4. Columbus Blue Jackets (79 points) Brett Connolly, LW, Prince George (WHL)
The Blue Jackets are one of the teams rumored to be interested in trading for Senators center Jason Spezza, and unlike many of the other teams reportedly involved in talks, they actually make sense as a landing spot. As a result, don’t be surprised if Columbus doesn’t end up selecting with this pick. If they stay put, however, they’ll try to add offense after recently signing 2009 first-round defenseman David Savard.
5. New York Islanders (79 points) Erik Gudbranson, D, Kingston (OHL)
Gudbranson would be a beyond solid pick for the Islanders because he, along with Blake Kessel once he signs, will help build a versatile stable of young defensemen. Gudbranson uses what size he has (6-foot-3, 195 pounds) and is your more hard-nosed defenseman, while Kessel is more offensive-minded and will help on the power play.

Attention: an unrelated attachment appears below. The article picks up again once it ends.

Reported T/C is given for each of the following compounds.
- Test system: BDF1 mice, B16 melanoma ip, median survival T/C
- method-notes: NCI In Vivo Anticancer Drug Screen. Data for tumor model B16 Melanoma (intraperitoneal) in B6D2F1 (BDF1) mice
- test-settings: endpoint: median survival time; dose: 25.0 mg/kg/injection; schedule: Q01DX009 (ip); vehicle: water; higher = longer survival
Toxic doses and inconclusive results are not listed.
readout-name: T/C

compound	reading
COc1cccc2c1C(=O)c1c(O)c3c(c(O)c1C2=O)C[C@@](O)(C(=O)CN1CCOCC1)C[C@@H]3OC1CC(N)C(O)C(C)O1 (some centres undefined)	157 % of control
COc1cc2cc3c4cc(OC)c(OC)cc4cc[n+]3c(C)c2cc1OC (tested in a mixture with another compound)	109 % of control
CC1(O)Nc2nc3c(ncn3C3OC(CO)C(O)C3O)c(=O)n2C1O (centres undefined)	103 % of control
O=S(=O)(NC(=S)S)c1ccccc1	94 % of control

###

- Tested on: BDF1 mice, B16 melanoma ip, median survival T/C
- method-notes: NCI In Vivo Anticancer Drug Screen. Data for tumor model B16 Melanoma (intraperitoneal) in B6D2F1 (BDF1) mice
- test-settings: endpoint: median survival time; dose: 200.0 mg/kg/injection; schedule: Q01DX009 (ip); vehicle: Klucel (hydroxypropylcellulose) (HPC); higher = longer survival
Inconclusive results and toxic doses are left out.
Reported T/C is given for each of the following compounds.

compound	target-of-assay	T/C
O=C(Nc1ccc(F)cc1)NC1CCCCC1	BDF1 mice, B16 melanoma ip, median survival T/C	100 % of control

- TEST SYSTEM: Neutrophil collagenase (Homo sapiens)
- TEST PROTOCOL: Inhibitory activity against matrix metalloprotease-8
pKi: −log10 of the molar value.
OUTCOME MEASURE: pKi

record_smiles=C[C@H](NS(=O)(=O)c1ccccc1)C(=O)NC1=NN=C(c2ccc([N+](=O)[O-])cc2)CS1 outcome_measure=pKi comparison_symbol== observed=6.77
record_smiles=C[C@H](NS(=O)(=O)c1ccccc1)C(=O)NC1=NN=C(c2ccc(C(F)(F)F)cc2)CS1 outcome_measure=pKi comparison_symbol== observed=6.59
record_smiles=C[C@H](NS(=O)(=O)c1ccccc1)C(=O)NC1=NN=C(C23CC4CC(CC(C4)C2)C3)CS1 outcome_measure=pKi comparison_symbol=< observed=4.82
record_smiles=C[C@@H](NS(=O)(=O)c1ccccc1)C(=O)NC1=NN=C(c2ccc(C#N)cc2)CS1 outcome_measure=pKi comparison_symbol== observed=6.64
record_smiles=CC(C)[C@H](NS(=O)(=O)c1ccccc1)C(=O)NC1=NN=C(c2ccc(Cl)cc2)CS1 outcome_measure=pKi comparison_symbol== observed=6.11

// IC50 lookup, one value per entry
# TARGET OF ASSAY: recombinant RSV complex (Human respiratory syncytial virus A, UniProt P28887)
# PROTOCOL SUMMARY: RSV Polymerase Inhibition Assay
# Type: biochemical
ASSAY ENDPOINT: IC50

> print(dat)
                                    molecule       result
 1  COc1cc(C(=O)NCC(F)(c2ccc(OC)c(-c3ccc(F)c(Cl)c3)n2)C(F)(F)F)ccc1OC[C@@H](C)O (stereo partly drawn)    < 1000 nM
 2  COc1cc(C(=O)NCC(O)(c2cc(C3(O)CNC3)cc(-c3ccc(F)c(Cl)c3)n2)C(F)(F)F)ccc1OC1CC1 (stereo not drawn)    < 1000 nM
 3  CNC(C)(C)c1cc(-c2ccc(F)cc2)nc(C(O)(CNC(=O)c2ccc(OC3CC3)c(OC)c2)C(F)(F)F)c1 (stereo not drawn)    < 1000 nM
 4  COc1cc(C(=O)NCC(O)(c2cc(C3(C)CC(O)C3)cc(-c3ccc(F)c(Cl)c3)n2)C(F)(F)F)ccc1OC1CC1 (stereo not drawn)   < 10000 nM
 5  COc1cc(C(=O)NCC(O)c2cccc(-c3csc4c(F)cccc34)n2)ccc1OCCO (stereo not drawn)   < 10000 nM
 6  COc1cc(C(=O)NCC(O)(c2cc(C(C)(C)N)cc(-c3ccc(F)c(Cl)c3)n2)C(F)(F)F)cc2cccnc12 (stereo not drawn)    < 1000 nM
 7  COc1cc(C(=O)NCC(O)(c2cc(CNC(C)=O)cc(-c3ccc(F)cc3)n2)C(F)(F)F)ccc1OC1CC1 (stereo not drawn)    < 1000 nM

6. Tampa Bay Lightning (80 points) Brandon Gormley, D, Moncton (QMJHL)
The bad news for Lightning GM Steve Yzerman is that he won’t be able to get Seguin, who has been compared to the Hall of Famer by many, with the sixth pick. The good news is that the Lightning can’t get much worse than they were in ’09-’10 and that adding Gormley to a good young nucleus can only help. Gormley, who is more like Fowler than Gudbranson, is a good puck-moving defenseman who figures to be a top-four defenseman for years to come.
7. Carolina Hurricanes (80 points) Nino Niederreiter, LW, Portland (WHL)
The team could very well be on the verge of losing left wing Ray Whitney to free agency, and while the NHL is different from the NBA and NFL in that teams generally can’t plug in draft picks to replace lost talent, Niederreiter is the best left winger in this draft not named Hall or Connolly.